Okay, enough background about brains. Let’s talk about birds!
Bird brains were examined using the
isotropic fractionator in 2016, and the results were impressive! Not only did they pack way more (two to four times more) neurons into the same mass as primates, they concentrated more of those neurons into the telencephalon (the bird version of the cortex), and they maintained neuron density in the telencephalon at scale. That means that in large brains, a lot less real estate is taken up by the motor-controlling cerebellum, and more is used for cognition.
There are also considerable differences in neuron density across bird families–unsurprising given the differences between primates and rodents I mentioned before. More basal birds like emus and chickens have much less neuron density than more derived birds like songbirds, parrots, and birds of prey. However, even an emu or chicken’s neuron density is similar to a primate’s, so it seems that dense brains are an ancestral feature of all birds, and possibly non-bird dinosaurs.
Another interesting finding from this study is that similarly to how a human brain is just a scaled up monkey brain, the raven brain is just a scaled up songbird brain. Corvids are the largest songbirds, and are also the smartest; and due to the diminishing returns of brain architecture, they have the lowest neuron density of songbirds. However, for birds the returns diminish a lot less quickly than in mammals. 
This study also uncovered a structural difference between parrot and corvid brains: the former has many more neurons in the subpallium, an area thought to be related to motor dexterity. That would explain parrots’ aptitude for vocal learning and foot and beak manipulation compared to corvids.
A nice perk of packing your neurons densely is that signal latency is extremely low, due to the short distances between neurons. This is how birds can move and react so quickly–they think in fast motion! For example, the startle reaction time of a human to a visual stimulus is about 250 milliseconds, or 170 milliseconds for an auditory stimulus.* In contrast, a starling reacts to a visual stimulus in only 76 milliseconds, and to an auditory one in 80 milliseconds. That’s two to three times as fast! Birds are watching the world go by at 0.5 speed. Here’s a video of a Cape May warbler catching bugs, filmed at one-fifth speed. If you played this at 5x speed, the head and wing movements would be incomprehensible.
*I’m not familiar enough with brain anatomy to know whether the difference in our reaction time to visual versus auditory stimuli is due to a longer wiring path for visual signals, but that would be my hypothesis.
In mammals, the prefrontal cortex is where “executive function” takes place–that is, “planning, cognitive flexibility, decision-making, and inhibiting inappropriate actions” . These are important abilities for intelligent behavior, but birds don’t have anything that looks like a prefrontal cortex, since the common ancestor of mammals and reptiles didn’t have much executive function capability. However, birds are definitely capable of behavior resembling mammalian “executive function”, and close examination of bird brains while they perform decision-making tasks revealed that they use a different brain region, the nidopallium caudolaterale (NCL) for the same types of tasks.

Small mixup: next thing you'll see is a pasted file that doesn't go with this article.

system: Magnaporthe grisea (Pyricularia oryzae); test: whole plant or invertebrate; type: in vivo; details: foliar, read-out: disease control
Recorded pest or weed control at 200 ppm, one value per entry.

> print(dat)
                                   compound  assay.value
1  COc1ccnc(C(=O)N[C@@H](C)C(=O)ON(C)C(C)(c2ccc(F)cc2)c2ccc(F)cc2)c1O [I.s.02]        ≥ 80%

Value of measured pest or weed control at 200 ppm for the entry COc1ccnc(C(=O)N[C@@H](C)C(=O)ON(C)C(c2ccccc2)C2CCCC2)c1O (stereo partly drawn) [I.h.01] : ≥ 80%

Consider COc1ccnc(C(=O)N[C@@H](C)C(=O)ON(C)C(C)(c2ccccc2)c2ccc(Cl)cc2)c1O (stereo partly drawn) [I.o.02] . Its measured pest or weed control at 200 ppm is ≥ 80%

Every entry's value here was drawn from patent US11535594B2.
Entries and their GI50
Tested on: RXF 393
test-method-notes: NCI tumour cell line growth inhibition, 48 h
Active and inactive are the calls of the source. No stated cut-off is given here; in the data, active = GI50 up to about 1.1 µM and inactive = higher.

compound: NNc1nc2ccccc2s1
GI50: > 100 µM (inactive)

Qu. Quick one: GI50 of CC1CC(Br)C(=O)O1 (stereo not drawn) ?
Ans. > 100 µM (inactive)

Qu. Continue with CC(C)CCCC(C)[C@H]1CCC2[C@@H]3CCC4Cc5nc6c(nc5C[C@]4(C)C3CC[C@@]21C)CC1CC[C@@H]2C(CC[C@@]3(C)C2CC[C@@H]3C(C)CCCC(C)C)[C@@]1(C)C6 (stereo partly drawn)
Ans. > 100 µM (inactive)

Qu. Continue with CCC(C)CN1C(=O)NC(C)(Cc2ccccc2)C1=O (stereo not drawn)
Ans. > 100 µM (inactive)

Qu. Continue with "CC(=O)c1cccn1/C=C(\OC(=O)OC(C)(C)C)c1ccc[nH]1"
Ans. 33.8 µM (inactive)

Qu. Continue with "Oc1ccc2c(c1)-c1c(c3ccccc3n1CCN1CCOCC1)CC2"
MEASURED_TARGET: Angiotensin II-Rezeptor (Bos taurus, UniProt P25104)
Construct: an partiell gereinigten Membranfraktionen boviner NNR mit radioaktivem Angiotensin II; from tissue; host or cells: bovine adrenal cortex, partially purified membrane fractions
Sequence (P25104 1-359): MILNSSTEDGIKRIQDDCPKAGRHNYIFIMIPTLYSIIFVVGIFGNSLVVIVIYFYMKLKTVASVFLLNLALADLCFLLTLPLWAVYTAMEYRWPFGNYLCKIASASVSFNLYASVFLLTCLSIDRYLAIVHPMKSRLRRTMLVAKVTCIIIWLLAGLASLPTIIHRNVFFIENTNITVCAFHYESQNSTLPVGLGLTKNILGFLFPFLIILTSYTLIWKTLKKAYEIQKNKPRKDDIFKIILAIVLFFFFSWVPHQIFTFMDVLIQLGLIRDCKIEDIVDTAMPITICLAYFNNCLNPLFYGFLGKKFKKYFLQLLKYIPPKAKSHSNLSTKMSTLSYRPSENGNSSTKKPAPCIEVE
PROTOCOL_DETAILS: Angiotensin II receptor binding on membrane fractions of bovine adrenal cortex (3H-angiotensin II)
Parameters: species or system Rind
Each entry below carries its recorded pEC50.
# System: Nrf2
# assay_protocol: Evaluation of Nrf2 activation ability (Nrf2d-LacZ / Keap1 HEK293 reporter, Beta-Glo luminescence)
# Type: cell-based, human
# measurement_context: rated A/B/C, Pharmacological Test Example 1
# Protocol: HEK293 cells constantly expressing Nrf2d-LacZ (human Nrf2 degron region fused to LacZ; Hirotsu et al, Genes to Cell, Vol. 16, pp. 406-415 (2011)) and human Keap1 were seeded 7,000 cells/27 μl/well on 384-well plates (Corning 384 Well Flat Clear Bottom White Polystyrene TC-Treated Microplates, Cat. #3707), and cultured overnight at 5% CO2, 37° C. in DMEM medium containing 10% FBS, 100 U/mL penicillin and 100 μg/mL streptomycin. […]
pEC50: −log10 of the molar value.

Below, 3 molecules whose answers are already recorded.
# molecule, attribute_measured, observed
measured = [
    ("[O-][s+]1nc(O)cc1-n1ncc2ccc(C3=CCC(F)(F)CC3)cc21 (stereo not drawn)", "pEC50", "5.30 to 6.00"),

The task the pigeons were doing here is worth mentioning, partly because it’s impressive, and partly because it’s hilarious. The pigeons would see a particular colored light light up, which would then go dark. Then, they would hear a cue sound, which came in two flavors, which corresponded to “remember” and “forget”. Then, if the cue sound had been the “remember” sound, they would be prompted to push a button corresponding to the color of light they had just seen, and receive a reward; if the cue sound had been “forget”, they were not tested or rewarded. Their NCL activity was monitored using implanted electrodes during the whole activity.
The results are logical, but impressive. During the “remember” trials, the pigeons’ NCLs remained lit up the entire waiting period, as if they were saying “yellow, yellow, yellow” to themselves inside their heads. During the “forget” trials, the NCL activity returned to baseline. In a subset of the “forget” trials, the pigeons got a pop quiz–that is, they were tested on the color of light anyway, even though they were promised they wouldn’t be. In those tests, they performed no better than random guessing–they had successfully forgotten!*